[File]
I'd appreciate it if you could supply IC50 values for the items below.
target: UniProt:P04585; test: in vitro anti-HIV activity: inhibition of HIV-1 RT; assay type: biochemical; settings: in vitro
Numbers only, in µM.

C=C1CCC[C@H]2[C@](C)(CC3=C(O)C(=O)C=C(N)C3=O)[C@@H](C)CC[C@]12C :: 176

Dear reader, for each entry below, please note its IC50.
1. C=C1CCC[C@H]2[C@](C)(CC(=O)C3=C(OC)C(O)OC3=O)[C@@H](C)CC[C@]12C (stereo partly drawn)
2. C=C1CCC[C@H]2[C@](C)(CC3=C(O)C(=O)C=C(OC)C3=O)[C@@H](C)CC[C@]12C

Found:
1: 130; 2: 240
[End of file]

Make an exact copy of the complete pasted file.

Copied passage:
I'd appreciate it if you could supply IC50 values for the items below.
target: UniProt:P04585; test: in vitro anti-HIV activity: inhibition of HIV-1 RT; assay type: biochemical; settings: in vitro
Numbers only, in µM.

C=C1CCC[C@H]2[C@](C)(CC3=C(O)C(=O)C=C(N)C3=O)[C@@H](C)CC[C@]12C :: 176

Dear reader, for each entry below, please note its IC50.
1. C=C1CCC[C@H]2[C@](C)(CC(=O)C3=C(OC)C(O)OC3=O)[C@@H](C)CC[C@]12C (stereo partly drawn)
2. C=C1CCC[C@H]2[C@](C)(CC3=C(O)C(=O)C=C(OC)C3=O)[C@@H](C)CC[C@]12C

Found:
1: 130; 2: 240